You raise an important issue and one that is commonly misunderstood. So here comes a blog-like reply in more detail than perhaps you expected. I'll save this thread to respond to similar questions in the future.
A high proportion of all infections that affect humans, and innumerable non-infectious inflammatory conditions, regularly cause fever, headache, muscle aching, joint discomfort, gastrointestinal upset, chills, loss of appetite, and perhaps 20-30 other symptoms. If you were to list all the symptoms of influenza, pneumonia, rheumatoid arthritis, meningitis, urinary tract infections, primary herpes, mononucleosis, dystentery, various cancers, and innumerable other conditions both serious and minor, they would show major overlap with those caused by acute HIV infection. And, for that matter, with the physical manifestations of anxiety, stress, depression, etc.
This is what Dr. Hook and I mean when we describe the symptoms of acute HIV infection as "nonspecific": they are often reliable indicators that something is wrong, but they generally don't point to a specific cause, HIV or otherwise. For some conditions, there are specific as well as nonspecific symptoms. For example, cough with yellow sputum and unilateral chest pain, in someone with fever and muscle aches, would strongly point to pneumonia as a good bet; and the same general symptoms plus urinary urgency and painful urination would suggest a urinary tract infection. Unfortunately, however, HIV has few or no such specific symptoms.
It is for this reason that symptoms are exceedingly unreliable indicators of a new HIV infection, and why the lab test results always overrule symptoms in judging whether or not someone has HIV (as long as testing is done sufficiently long after exposure).
Further, lists of symptoms generally don't get into the importance of combinations or patterns of symptoms, their duration and sequence, and other factors. Even a very common symptom of acute HIV, like fever or sore throat, rarely occurs all by itself as the only symptom. I strongly doubt anyone with a new HIV infection ever had muscle or joint pain as the only symptom, but probably many had such things in combination with fever, sore throat, and skin rash.
Finally, even with typical and even classical symptoms of acute HIV infection, such as the combination of sore throat, fever, skin rash, and maybe enlarged lymph nodes, night sweats, etc, most of the time something other than HIV is the explanation. This is true even when such symptoms occur at the proper interval after a high risk exposure. While of course HIV testing is warranted in such circumstances, most of the time the results are negative.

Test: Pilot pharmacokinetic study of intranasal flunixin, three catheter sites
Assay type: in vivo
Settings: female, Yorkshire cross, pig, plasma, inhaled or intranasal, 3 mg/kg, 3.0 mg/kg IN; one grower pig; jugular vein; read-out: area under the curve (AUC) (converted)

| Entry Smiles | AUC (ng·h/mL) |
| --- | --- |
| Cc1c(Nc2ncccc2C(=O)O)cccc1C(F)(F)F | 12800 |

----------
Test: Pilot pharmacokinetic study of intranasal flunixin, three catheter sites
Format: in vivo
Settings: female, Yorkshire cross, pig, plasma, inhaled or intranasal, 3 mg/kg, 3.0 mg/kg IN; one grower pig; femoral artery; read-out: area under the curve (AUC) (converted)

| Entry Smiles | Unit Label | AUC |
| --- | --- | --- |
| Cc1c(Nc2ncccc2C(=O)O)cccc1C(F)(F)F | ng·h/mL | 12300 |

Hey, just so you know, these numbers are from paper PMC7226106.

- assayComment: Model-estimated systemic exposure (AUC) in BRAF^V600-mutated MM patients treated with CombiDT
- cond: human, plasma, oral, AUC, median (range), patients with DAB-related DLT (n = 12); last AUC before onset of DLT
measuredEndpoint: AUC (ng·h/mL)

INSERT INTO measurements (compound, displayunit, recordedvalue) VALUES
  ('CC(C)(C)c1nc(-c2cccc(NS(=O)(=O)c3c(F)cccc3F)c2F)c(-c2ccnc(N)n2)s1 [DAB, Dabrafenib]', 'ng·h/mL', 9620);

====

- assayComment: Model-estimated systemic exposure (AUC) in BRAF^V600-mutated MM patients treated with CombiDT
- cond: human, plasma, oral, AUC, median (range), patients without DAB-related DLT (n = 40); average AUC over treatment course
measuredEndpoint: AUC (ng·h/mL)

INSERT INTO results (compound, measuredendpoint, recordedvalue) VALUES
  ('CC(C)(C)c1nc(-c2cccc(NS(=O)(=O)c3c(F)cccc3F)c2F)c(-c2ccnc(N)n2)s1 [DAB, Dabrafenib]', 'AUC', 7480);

For all those reasons, your limb aching doesn't raise my concern about HIV, not in the least. This symptom is not due to any infection from the sexual exposure you are concerned about, and probably is entirely unrelated to that event (unless through a psychological connection -- which you can judge better than I can).
Thank you Dr Handsfield,
If you don't mind a reply, though, I can't help but notice here on the medhelp "symptoms" page, that aside from the triad which most people fall under, joint and muscle pain is mentioned. I really wouldn't make a stink out of it, if it wasn't so noticeable in various joints and limbs and again, ongoing. How do you professionally feel about this condition in relation?Thanks again
Welcome to the forum. Thanks for your question.
With a single episode of condom protected vaginal sex, plus the statistical improbability that partner had HIV, for practical purposes you had a zero risk exposure with respect to HIV last January. And test results always overrule exposure history and symptoms, and your negative test at 7 weeks proves you weren't infected at that time.
As for your current relationship, I see no serious cause for worry. You describe no reason to suppose your new partner has HIV, and your symptoms are not particularly suggestive of a new HIV infection, which does not typically cause diarrhea or nausea; a minor, garden variety viral infection is far more likely than HIV. And by the way, sex during menstruation does not materially increase the risk of HIV infection through vaginal intercourse.
My advice is that both you and your new partner be tested for HIV and other common STDs -- not because I believe there is significant HIV risk in this situation, but because the negative test results will be more reassuring than anything I can say based on statistical probabilities. It's quite common for couples in new relationships these days to have common STD/HIV testing, and (properly proposed) your partner should appreciate your concern for her health and your own. But if you can't bring yourself to discuss it with her, certainly you can be tested on your own.
In the meantime, you shouldn't be at all worried. The chance that either you or your girlfriend has HIV is very close to zero.
Best wishes-- HHH, MD